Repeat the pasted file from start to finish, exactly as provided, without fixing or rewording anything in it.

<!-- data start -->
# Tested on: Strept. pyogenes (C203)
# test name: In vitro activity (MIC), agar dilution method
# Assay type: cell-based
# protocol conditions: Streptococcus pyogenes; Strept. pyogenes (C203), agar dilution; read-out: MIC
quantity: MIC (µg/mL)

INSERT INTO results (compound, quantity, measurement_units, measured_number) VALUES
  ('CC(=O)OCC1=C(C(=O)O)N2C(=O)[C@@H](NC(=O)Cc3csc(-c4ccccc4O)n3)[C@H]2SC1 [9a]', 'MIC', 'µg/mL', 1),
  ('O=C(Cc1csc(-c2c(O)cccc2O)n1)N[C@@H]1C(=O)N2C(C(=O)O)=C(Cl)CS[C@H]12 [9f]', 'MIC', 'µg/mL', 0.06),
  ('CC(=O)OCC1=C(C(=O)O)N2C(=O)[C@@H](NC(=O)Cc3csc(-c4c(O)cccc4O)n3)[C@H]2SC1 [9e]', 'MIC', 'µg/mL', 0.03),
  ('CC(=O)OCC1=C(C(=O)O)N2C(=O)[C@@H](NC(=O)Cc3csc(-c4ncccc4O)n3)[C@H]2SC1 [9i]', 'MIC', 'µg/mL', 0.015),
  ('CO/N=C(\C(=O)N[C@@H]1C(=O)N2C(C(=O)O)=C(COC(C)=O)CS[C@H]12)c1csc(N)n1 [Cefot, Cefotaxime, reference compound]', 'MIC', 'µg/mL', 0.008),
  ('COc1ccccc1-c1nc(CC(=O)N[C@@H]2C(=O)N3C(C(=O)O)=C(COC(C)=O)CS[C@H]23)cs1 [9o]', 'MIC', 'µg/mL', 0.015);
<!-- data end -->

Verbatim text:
# Tested on: Strept. pyogenes (C203)
# test name: In vitro activity (MIC), agar dilution method
# Assay type: cell-based
# protocol conditions: Streptococcus pyogenes; Strept. pyogenes (C203), agar dilution; read-out: MIC
quantity: MIC (µg/mL)

INSERT INTO results (compound, quantity, measurement_units, measured_number) VALUES
  ('CC(=O)OCC1=C(C(=O)O)N2C(=O)[C@@H](NC(=O)Cc3csc(-c4ccccc4O)n3)[C@H]2SC1 [9a]', 'MIC', 'µg/mL', 1),
  ('O=C(Cc1csc(-c2c(O)cccc2O)n1)N[C@@H]1C(=O)N2C(C(=O)O)=C(Cl)CS[C@H]12 [9f]', 'MIC', 'µg/mL', 0.06),
  ('CC(=O)OCC1=C(C(=O)O)N2C(=O)[C@@H](NC(=O)Cc3csc(-c4c(O)cccc4O)n3)[C@H]2SC1 [9e]', 'MIC', 'µg/mL', 0.03),
  ('CC(=O)OCC1=C(C(=O)O)N2C(=O)[C@@H](NC(=O)Cc3csc(-c4ncccc4O)n3)[C@H]2SC1 [9i]', 'MIC', 'µg/mL', 0.015),
  ('CO/N=C(\C(=O)N[C@@H]1C(=O)N2C(C(=O)O)=C(COC(C)=O)CS[C@H]12)c1csc(N)n1 [Cefot, Cefotaxime, reference compound]', 'MIC', 'µg/mL', 0.008),
  ('COc1ccccc1-c1nc(CC(=O)N[C@@H]2C(=O)N3C(C(=O)O)=C(COC(C)=O)CS[C@H]23)cs1 [9o]', 'MIC', 'µg/mL', 0.015);